Members post sample chapters, excerpts, poetry and more, for fun and feedback. You can too, if you’d like. Or just while away some time browsing writing in areas that interest you.

Become a Librarian
So you’ve always secretly longed to be one of those quiet but sexy and intriguing librarian types? Apply to be a Goodreads librarian and make that dream come true. You can be one of the select few overseeing the wonderful world of books on Goodreads. Oh, the power! (I’m just being facetious…being a GR librarian sounds like fun!)

Oh! And surf over to http://www.goodreads.com/about/press. Scroll down to find some cool bookmarks you can print out!

Goodreads is a lively, interactive, fun place for bibliophiles and casual readers alike to hang out. If you’re not a member…what are you waiting for?

Oh, and you can always leave ratings and reviews for your favorite authors, as well…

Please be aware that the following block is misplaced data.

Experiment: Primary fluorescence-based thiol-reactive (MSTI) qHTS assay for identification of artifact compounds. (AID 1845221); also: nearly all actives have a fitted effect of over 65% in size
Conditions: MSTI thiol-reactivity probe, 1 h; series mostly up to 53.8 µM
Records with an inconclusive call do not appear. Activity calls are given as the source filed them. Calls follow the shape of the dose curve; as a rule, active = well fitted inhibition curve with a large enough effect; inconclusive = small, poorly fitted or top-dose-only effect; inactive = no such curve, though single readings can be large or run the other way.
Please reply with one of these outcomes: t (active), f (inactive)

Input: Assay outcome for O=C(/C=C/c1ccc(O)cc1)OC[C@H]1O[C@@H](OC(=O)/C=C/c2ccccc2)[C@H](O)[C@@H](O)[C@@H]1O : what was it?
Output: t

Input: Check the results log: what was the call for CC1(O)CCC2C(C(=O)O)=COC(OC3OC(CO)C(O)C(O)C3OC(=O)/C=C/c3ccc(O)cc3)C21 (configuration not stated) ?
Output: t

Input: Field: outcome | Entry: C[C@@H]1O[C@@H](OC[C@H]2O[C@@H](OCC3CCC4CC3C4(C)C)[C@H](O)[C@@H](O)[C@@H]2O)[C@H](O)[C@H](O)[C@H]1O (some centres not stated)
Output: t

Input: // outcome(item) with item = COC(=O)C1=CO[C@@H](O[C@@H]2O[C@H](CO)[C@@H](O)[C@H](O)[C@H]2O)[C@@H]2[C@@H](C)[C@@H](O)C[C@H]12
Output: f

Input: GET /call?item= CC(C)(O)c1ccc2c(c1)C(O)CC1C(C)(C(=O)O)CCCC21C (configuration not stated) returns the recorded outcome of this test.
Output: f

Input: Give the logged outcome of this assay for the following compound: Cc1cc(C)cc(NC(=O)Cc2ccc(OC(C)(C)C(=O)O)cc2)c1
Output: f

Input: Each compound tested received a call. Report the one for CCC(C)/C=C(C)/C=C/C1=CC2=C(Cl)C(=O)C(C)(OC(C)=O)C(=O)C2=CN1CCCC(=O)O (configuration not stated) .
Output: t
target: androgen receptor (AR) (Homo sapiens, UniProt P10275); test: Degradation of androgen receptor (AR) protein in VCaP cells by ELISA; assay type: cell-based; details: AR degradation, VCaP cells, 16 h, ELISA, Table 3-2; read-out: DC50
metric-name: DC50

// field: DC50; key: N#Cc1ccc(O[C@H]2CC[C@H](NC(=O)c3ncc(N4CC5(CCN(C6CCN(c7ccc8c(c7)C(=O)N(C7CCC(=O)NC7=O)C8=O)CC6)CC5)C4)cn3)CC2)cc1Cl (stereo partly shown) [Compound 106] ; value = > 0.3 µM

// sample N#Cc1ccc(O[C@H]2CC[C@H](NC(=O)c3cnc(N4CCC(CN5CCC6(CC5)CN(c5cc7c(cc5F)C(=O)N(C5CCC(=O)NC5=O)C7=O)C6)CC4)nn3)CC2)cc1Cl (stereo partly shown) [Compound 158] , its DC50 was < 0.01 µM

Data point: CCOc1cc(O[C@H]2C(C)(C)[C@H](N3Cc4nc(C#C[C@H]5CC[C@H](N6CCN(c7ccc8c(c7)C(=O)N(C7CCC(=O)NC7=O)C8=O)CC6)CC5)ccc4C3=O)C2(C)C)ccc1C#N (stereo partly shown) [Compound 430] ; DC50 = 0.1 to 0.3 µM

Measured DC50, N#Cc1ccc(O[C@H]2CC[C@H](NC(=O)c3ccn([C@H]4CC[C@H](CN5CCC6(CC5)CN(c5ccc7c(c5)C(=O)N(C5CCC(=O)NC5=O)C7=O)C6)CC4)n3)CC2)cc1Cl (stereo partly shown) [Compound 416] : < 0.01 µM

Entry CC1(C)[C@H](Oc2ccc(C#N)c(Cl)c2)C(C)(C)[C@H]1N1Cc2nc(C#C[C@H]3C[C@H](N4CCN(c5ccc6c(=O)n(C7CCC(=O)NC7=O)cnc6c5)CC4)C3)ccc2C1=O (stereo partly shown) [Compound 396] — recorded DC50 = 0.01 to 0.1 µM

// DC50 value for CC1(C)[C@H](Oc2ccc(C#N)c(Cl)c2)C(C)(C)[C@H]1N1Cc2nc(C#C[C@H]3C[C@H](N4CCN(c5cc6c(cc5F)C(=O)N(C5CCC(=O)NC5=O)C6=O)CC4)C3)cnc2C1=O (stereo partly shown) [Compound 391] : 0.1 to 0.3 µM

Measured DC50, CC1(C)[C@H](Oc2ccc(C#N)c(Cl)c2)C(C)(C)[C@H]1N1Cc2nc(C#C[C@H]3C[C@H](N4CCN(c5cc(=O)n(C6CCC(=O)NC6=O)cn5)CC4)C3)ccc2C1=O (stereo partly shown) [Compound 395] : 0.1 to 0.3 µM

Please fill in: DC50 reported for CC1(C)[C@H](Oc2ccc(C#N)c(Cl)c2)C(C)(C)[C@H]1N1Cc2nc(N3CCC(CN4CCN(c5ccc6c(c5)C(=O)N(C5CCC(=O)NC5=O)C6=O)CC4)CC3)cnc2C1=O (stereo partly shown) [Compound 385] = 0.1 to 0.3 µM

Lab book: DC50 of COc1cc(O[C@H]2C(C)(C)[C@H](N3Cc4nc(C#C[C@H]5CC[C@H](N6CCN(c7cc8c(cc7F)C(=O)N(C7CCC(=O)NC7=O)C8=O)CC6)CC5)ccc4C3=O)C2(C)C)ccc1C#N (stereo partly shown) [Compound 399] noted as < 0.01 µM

Spice Tins D.I.Y.

And now for something completely different…but I can’t write about writing all the time, can I? “All work and no play”, you know?

So, this is not my own original idea, but I did tweak it to fit my needs, so I thought I would share. I saw the idea over at A Beautiful Mess, to make these cool spice tins that were space-saving, efficient, and nice to look at. However, the original idea was to add magnets to the backs of the tins so that they could stick on the refrigerator. My refrigerator is already full of pictures, notes, and magnetic poetry, so I wasn’t interested in that. I was, however, interested in cleaning up my spice cupboard, and I’m going to swallow my pride and show you why.